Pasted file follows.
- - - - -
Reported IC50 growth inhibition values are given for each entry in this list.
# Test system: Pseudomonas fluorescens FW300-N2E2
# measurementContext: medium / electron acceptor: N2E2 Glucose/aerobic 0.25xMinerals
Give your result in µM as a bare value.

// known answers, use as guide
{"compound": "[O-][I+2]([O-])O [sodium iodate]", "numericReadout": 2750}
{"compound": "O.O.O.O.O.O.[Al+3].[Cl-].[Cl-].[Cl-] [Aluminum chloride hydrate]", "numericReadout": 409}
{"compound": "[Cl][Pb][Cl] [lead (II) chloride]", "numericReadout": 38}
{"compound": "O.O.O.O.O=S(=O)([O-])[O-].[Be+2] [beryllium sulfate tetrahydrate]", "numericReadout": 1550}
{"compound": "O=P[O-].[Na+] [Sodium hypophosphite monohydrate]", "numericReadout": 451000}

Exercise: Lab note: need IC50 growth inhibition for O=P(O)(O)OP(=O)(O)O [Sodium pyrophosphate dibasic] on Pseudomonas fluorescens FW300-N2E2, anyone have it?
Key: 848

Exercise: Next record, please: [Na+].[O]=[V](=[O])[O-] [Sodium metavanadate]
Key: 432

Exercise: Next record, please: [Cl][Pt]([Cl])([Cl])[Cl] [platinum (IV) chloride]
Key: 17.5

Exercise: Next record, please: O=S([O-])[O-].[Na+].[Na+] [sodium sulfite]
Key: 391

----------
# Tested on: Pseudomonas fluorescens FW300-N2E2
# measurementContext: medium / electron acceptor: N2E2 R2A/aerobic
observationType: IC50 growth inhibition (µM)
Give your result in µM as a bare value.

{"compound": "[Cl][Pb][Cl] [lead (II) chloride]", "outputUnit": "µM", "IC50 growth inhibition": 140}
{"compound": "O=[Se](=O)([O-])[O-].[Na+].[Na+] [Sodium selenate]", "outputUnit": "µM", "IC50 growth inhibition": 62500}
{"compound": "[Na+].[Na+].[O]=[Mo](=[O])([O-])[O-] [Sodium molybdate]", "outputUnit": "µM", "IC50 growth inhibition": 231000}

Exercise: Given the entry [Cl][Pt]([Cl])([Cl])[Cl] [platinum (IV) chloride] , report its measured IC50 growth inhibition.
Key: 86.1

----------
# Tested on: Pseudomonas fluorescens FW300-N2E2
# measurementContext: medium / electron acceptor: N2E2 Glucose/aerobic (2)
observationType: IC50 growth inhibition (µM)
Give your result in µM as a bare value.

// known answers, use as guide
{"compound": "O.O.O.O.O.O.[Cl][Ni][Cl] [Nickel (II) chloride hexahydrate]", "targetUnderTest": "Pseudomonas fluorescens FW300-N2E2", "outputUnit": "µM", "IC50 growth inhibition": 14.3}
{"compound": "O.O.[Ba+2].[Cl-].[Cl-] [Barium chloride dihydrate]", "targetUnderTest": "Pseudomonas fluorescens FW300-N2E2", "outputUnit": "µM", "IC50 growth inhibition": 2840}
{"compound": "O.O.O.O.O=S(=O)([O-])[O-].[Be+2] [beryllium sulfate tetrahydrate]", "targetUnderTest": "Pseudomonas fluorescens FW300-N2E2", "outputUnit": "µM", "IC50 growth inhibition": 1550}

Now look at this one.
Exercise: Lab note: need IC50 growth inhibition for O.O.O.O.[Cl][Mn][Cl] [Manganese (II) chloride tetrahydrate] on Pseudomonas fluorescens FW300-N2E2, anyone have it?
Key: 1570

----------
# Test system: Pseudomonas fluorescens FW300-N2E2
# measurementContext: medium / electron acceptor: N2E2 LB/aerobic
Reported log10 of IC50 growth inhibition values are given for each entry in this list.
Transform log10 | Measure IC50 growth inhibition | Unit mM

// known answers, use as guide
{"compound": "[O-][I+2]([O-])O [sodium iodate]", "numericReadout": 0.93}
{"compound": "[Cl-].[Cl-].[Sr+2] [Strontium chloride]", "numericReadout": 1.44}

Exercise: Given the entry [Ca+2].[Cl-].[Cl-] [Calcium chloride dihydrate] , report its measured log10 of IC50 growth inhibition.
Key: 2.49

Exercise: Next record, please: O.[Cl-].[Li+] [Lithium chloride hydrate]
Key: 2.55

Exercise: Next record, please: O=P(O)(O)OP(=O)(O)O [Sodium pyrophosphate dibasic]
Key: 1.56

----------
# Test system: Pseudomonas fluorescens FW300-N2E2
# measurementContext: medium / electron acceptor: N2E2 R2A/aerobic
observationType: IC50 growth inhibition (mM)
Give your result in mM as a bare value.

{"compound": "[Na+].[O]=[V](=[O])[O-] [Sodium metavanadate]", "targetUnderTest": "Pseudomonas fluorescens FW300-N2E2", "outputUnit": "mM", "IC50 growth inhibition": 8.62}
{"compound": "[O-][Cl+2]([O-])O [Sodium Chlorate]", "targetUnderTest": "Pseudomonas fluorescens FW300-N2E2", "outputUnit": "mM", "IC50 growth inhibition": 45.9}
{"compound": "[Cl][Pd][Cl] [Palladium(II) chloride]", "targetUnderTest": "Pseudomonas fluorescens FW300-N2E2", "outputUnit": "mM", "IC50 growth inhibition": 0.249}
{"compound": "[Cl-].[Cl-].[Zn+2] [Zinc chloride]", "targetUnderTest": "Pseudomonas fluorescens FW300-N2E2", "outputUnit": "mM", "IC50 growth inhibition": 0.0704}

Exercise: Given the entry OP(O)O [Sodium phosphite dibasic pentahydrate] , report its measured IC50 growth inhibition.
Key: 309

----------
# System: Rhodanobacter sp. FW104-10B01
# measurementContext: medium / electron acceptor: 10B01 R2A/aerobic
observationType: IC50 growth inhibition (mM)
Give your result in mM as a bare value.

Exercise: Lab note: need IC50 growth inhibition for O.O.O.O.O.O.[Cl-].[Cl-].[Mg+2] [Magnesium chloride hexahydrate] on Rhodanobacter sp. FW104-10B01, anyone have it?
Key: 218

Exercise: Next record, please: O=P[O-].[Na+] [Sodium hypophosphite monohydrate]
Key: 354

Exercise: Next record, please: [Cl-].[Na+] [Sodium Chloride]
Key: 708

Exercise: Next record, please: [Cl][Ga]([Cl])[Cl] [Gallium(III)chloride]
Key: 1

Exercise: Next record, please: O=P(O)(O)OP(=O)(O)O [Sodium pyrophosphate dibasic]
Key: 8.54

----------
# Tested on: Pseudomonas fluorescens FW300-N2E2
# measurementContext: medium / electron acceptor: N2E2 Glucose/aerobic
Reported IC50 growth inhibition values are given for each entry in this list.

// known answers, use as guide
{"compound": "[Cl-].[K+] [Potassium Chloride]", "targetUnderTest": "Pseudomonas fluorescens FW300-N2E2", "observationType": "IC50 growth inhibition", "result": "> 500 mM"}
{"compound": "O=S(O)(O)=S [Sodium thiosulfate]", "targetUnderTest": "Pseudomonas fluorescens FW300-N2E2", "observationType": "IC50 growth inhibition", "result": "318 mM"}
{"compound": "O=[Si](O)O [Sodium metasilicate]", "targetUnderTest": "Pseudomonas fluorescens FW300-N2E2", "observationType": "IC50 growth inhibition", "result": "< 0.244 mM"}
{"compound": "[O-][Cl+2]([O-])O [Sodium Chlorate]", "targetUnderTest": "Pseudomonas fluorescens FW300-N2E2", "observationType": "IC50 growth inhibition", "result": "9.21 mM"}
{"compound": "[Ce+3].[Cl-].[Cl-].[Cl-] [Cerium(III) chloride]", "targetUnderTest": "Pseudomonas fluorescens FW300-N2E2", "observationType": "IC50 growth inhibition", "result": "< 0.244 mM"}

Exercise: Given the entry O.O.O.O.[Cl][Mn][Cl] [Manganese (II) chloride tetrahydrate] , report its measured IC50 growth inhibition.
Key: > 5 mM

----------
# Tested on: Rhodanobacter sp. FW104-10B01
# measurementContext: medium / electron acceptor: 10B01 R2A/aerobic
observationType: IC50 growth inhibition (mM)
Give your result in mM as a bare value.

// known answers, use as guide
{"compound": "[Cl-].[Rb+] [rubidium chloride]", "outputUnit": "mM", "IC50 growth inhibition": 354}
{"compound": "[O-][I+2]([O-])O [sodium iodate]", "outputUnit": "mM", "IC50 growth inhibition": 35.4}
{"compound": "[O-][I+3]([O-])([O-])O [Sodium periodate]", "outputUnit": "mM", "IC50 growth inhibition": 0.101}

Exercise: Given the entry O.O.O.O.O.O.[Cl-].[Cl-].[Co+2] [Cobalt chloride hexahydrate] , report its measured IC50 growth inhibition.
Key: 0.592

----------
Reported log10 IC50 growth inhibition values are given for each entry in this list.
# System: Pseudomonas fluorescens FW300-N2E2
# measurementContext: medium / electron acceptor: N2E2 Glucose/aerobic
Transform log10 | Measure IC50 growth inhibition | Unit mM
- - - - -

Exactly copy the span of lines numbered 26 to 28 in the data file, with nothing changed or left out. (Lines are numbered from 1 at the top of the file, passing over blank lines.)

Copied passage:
{"compound": "[Na+].[Na+].[O]=[Mo](=[O])([O-])[O-] [Sodium molybdate]", "outputUnit": "µM", "IC50 growth inhibition": 231000}

Exercise: Given the entry [Cl][Pt]([Cl])([Cl])[Cl] [platinum (IV) chloride] , report its measured IC50 growth inhibition.
Key: 86.1